“Don’t get involved in partial problems, but always take flight to where there is a free view over the whole single great problem, even if this view is not a clear one.” – Ludwig Wittgenstein

As we build – and promote – our case to elevate Alphacution’s value proposition and research output to a more viable economic support model, we are beginning to focus on the development of deeper and more comprehensive premium content.  This plan has been outlined in our recent Support the Feed! post, a portion of which will now be appended to the bottom of each new post going forward.

BTW, the sooner you respond to that plea in some way, the less likely it will be that I become increasingly obnoxious about the topic… 😉

Anyway, I had hoped to develop this case study on Spot Trading – a noted Chicago-based proprietary option-focused trading firm that closed at the end of 2017 – as an example of what we are able to highlight specifically in cases where there is opportunity for combined modeling of 13F and X17a5 reporting data. For now, this will need to be more of a teaser while we complete the development of the full Spot case study to be published in one of the upcoming newsletters, but here’s the central theme:

As a point of reference, the value of Spot’s portfolio peaked in Q2 2014 when their gross notional long market exposure reached $20.9 billion (spread out over about 4,500 positions), see below.

This level is shown in comparison to neighbor Jump Trading whose holdings have tended to remian in the sub-$5 billion range (with noted exception in Q3 2015) over a similar time period. Admittedly, Jump is not the optimal comparison in this case, since it is more of a high-frequency futures shop. Better comparisons will likely be found with Wolverine or Peak6, and we will present those comparisons once those additional models and analyses are developed.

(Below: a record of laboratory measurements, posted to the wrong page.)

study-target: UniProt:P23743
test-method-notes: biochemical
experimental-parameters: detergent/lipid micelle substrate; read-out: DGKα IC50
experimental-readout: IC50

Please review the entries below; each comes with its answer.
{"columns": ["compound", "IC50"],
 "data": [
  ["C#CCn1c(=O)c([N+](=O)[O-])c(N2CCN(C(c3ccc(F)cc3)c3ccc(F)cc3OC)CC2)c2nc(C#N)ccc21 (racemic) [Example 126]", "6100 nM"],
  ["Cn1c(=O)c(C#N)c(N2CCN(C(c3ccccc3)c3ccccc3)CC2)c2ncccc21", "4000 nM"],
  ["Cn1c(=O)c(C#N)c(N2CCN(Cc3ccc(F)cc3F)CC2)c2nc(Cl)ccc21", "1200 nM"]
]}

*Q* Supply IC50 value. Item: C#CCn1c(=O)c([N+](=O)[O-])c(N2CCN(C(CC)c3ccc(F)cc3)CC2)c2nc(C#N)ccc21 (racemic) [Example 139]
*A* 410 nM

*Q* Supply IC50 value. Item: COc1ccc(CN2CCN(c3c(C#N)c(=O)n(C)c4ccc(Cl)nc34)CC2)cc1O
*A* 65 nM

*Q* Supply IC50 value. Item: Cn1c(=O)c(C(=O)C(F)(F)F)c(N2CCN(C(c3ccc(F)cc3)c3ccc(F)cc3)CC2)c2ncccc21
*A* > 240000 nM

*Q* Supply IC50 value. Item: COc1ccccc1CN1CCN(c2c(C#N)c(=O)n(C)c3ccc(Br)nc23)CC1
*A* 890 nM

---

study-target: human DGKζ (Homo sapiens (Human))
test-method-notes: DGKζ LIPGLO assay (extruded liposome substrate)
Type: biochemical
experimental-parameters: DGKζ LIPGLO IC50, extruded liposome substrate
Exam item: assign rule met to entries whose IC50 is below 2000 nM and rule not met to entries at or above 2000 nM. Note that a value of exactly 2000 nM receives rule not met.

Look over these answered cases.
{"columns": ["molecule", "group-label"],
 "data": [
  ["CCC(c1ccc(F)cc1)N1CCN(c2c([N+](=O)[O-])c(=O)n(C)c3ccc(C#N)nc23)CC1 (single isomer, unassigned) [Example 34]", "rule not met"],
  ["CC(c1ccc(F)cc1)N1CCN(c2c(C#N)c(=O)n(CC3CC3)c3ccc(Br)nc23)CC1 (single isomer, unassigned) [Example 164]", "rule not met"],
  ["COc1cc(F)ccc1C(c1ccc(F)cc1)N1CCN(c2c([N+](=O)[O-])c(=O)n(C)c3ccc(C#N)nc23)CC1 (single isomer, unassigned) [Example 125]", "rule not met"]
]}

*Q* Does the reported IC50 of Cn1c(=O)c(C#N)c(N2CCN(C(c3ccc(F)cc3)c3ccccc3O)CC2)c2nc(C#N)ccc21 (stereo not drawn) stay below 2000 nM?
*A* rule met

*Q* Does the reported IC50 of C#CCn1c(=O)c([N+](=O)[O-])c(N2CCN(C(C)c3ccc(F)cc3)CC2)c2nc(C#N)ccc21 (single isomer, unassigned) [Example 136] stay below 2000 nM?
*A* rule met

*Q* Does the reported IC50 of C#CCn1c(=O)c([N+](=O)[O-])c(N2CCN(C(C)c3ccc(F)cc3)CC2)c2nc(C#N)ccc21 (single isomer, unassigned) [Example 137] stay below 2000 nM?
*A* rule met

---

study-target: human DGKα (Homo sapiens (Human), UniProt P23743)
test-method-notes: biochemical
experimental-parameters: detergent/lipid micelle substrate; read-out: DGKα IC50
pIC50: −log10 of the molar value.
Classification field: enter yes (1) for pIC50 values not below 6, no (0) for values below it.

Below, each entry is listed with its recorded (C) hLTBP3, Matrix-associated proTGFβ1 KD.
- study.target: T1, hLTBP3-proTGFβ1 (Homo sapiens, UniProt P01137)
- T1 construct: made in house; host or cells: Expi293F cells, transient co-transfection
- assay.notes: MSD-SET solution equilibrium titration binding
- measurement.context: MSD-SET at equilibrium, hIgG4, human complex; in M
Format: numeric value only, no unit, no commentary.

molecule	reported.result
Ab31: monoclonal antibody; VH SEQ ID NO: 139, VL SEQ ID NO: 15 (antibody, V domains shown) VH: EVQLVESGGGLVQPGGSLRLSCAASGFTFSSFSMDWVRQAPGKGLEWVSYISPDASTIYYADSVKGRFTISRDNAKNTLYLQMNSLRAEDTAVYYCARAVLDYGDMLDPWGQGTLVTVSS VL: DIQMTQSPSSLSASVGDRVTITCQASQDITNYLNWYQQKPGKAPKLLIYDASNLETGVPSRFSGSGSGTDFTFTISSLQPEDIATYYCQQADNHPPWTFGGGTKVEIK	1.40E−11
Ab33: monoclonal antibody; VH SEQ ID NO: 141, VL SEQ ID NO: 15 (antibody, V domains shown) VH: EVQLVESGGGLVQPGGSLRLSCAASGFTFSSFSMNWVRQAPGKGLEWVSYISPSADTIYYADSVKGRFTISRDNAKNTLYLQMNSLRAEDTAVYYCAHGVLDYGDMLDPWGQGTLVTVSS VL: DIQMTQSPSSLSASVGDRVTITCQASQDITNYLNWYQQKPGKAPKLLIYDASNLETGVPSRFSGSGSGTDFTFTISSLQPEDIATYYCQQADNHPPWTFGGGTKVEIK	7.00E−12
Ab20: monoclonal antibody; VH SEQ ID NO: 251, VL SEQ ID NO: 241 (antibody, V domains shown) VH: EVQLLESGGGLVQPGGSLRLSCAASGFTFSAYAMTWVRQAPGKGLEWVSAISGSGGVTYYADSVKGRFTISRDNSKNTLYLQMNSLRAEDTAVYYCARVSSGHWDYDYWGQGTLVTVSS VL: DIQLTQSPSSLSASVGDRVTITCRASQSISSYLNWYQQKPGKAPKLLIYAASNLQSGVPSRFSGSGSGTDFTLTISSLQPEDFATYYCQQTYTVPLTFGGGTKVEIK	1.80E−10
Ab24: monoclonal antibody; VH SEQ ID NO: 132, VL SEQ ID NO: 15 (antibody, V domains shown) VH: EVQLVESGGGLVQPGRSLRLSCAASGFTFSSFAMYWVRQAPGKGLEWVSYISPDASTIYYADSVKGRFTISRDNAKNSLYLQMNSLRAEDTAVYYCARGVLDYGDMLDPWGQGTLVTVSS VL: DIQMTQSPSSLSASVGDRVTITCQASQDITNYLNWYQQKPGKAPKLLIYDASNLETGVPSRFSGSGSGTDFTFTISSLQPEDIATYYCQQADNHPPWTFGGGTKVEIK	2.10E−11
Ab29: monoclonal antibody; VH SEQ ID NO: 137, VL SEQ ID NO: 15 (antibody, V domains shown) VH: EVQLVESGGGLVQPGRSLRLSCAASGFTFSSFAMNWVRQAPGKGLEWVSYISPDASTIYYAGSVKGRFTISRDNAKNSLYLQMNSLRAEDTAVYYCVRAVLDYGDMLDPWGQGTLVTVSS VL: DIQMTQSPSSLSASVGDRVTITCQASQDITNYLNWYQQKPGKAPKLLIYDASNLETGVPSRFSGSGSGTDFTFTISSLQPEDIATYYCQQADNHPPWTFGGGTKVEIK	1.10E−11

In any case, when we look at the balance sheet (found in the X17a5 reports), we can see how the “long volatility” and “short volatility” sides of the book are matched up. Here, the securities owned side of the portfolio (including long call and put positions) and the securities sold side of the portfolio (including short call and put positions) both peak at around $3.5 billion in 2014, see below.

Note that these figures are delta-adjusted values as compared to gross notional long-side only values found in the 13F reports, which means that the gross notional and delta-adjusted perspectives on the book at running at a ratio of over 5:1.

Neither of these figures represent margin. Also note that while the 13F reporting does not begin until Q4 2010, X17a5 reports begin in 2001. Per the 13F filing rules, this suggests that Spot does not reach $100 million of “AUM” – in this case a more accurate proxy for margin – until Q4 2010.

Lastly, we are able to calculate the dollar neutrality of the portfolio for the period 2001 to 2016 from the x17a5 reports, see below:

For this chart, we are taking the ratio of net dollar exposure to the gross (long vol + short vol) value of the portfolio over the reporting period. And, it is here that we may have found some evidence – a smoking gun, of sorts – for why Spot ended up closing its doors: The consistent oscillation in the level of short vol positioning to long vol positioning follows a trendline that does not appear to correspond to changes in underlying volatility (as illustrated by CBOE’s Volatility Index – VIX).

While it’s too early in our analysis to tell for sure – and respecting the fact that we may never really know – chances are from what we can see here that Spot’s portfolio construction (as it became bigger) was not matched up well with the eventual shifts in volatility. They were likely long vol when it was muted, and flat vol when it spiked.

Again, just some conjecture at this point. I’d like to build this one out a little further to demonstrate how various portfolios are constructed, how they are balanced (or not), how these factors shift through time, how these fragments of insight might inform us about the underlying profitability of various strategies, and what all that new knowledge may suggest about the nature of the underlying markets.

So much to discover! So much to learn! So much to share!

Watch this space…